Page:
Double duty for new bridge
Span links river trails, supports sewer line
A project that will provide sewer service to Whitewater may thrill pedestrians and bicycle riders.
On Thursday crews began the process to complete a second section of a pedestrian bridge across the Colorado River at 32 Road. The bridge is being built as a way to camouflage a sewer line crossing the river. Placing the line underground would have been too costly, and Mesa County was not allowed to the attach the new line under the nearby Colorado Department of Transportation bridge, used mostly by motorists.
“We thought what a great coordination of resources and that it would have been the least expensive way to do it,” Mesa County Senior Planner Julie Constan said.
Gould Construction of Glenwood Springs is the contractor on the sewer project’s second of three phases. Sewer line already has been placed from U.S. Highway 50 to C 1/2 Road along 32 Road by Mendez Inc. of Grand Junction. Gould Construction is completing the portion of sewer line from C 1/2 Road to the Clifton Sanitation District wastewater treatment plant.
Constan said the prefabricated bridge is shipped in several pieces. On Thursday, the bridge’s middle section was put into place, and the final section will be placed next week, Constan said.
The bridge is scheduled to be finished at the beginning of April, and trails connecting the pieces should be completed by the fall.
A trail from the bridge’s south side will connect to C 1/2 Road. That can serve as a connector for bicyclists using paths by Corn Lake to access East Orchard Mesa’s Fruit Loop biking route without having to cross busy 32 Road. A trail from the bridge’s north side will run about three-fourths of a mile, dropping into an area about a quarter-mile east of 32 Road.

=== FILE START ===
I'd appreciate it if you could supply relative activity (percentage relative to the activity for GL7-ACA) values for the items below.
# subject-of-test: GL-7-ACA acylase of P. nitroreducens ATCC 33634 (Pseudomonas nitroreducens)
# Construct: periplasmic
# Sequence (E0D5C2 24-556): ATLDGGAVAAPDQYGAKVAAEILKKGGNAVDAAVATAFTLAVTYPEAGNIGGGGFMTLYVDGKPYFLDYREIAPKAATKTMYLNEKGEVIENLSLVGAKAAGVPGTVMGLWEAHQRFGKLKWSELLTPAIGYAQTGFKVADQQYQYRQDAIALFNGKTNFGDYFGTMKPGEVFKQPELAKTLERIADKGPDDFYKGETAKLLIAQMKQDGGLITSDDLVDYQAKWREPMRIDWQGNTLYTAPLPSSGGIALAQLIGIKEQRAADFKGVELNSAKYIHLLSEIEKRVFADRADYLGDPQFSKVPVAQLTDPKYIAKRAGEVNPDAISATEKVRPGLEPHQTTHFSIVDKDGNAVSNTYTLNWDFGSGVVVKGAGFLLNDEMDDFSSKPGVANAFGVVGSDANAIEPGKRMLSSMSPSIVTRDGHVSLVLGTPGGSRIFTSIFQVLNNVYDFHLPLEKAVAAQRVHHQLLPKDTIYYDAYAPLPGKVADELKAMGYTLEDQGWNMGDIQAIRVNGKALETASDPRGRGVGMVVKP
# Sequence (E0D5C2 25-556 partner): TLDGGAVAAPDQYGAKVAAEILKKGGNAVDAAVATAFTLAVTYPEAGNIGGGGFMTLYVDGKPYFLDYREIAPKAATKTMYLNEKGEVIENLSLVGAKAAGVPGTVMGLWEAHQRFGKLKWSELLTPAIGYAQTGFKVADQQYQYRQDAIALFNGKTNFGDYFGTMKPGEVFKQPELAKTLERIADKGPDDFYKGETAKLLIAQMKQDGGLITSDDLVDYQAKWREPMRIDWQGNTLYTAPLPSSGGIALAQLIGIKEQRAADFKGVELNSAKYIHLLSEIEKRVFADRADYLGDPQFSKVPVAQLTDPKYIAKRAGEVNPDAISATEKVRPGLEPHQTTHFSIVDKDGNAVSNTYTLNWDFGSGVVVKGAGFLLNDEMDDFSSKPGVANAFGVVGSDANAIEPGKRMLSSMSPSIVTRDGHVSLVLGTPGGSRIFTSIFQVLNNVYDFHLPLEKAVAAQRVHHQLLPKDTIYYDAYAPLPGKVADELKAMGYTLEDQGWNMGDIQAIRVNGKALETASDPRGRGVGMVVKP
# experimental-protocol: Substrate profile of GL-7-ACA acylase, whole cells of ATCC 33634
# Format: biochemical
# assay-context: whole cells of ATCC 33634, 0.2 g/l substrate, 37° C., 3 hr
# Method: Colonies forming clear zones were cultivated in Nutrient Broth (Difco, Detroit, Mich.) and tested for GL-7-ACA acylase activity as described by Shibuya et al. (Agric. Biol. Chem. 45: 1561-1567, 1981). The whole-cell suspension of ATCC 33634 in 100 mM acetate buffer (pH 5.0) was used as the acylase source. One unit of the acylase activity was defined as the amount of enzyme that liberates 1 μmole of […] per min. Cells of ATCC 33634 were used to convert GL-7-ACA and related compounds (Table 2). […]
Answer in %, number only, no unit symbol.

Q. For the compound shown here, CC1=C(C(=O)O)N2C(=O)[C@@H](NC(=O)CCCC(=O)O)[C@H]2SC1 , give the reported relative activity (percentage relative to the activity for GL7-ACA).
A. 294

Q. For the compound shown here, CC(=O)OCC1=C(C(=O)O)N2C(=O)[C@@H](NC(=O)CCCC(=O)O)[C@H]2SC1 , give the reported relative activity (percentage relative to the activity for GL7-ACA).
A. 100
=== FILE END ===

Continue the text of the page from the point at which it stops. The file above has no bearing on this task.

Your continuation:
“I was so excited today,” Constan said Thursday while surveying the work. “I think we’re going to start seeing some comments from people who are actually seeing a structure out there. It’s nice to see it all coming together for us.”
Mark Gould Jr., vice president of operations at Gould Construction, said placing the bridge’s center piece was one of the project’s biggest challenges because of its heavy weight. Crews will lay cement on the bridge’s surface after the weather warms.
Punching the sewer line through the river’s south bank is also proving difficult because the bank is solid rock.
Although the work is challenging, Gould said it is rewarding to create a project that is functional and allows for recreation.
“We’re proud of this, for sure,” he said. “I think it’s going to be a good spot for the community.”